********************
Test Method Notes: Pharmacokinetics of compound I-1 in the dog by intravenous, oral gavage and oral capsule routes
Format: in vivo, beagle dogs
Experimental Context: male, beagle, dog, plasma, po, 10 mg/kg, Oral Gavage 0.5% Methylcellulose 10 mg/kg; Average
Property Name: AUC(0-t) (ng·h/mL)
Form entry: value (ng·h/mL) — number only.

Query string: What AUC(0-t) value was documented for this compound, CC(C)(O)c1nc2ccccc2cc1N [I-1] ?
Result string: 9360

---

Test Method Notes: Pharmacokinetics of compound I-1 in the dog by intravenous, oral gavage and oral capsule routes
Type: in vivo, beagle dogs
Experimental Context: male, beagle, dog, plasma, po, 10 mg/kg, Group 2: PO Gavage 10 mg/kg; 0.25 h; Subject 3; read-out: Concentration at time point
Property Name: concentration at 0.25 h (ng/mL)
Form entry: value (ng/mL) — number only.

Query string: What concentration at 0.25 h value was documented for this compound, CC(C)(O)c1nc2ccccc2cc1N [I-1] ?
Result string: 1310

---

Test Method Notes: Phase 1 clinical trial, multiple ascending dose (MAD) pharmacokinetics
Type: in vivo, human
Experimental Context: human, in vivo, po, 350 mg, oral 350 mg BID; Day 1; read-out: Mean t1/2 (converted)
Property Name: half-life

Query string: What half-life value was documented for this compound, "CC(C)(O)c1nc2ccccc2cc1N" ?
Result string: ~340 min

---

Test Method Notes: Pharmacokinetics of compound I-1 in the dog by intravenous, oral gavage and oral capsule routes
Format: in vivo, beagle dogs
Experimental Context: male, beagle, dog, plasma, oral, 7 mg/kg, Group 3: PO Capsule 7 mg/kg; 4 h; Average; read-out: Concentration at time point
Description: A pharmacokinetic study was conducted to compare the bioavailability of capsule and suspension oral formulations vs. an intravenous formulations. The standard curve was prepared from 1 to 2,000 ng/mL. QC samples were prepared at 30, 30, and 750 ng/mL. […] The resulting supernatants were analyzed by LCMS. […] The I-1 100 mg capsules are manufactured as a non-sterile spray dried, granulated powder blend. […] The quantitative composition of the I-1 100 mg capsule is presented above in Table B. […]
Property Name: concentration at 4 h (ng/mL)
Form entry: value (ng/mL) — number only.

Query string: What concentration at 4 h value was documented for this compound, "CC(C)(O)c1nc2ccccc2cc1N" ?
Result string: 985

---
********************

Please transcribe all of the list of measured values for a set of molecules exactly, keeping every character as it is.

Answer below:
Test Method Notes: Pharmacokinetics of compound I-1 in the dog by intravenous, oral gavage and oral capsule routes
Format: in vivo, beagle dogs
Experimental Context: male, beagle, dog, plasma, po, 10 mg/kg, Oral Gavage 0.5% Methylcellulose 10 mg/kg; Average
Property Name: AUC(0-t) (ng·h/mL)
Form entry: value (ng·h/mL) — number only.

Query string: What AUC(0-t) value was documented for this compound, CC(C)(O)c1nc2ccccc2cc1N [I-1] ?
Result string: 9360

---

Test Method Notes: Pharmacokinetics of compound I-1 in the dog by intravenous, oral gavage and oral capsule routes
Type: in vivo, beagle dogs
Experimental Context: male, beagle, dog, plasma, po, 10 mg/kg, Group 2: PO Gavage 10 mg/kg; 0.25 h; Subject 3; read-out: Concentration at time point
Property Name: concentration at 0.25 h (ng/mL)
Form entry: value (ng/mL) — number only.

Query string: What concentration at 0.25 h value was documented for this compound, CC(C)(O)c1nc2ccccc2cc1N [I-1] ?
Result string: 1310

---

Test Method Notes: Phase 1 clinical trial, multiple ascending dose (MAD) pharmacokinetics
Type: in vivo, human
Experimental Context: human, in vivo, po, 350 mg, oral 350 mg BID; Day 1; read-out: Mean t1/2 (converted)
Property Name: half-life

Query string: What half-life value was documented for this compound, "CC(C)(O)c1nc2ccccc2cc1N" ?
Result string: ~340 min

---

Test Method Notes: Pharmacokinetics of compound I-1 in the dog by intravenous, oral gavage and oral capsule routes
Format: in vivo, beagle dogs
Experimental Context: male, beagle, dog, plasma, oral, 7 mg/kg, Group 3: PO Capsule 7 mg/kg; 4 h; Average; read-out: Concentration at time point
Description: A pharmacokinetic study was conducted to compare the bioavailability of capsule and suspension oral formulations vs. an intravenous formulations. The standard curve was prepared from 1 to 2,000 ng/mL. QC samples were prepared at 30, 30, and 750 ng/mL. […] The resulting supernatants were analyzed by LCMS. […] The I-1 100 mg capsules are manufactured as a non-sterile spray dried, granulated powder blend. […] The quantitative composition of the I-1 100 mg capsule is presented above in Table B. […]
Property Name: concentration at 4 h (ng/mL)
Form entry: value (ng/mL) — number only.

Query string: What concentration at 4 h value was documented for this compound, "CC(C)(O)c1nc2ccccc2cc1N" ?
Result string: 985

---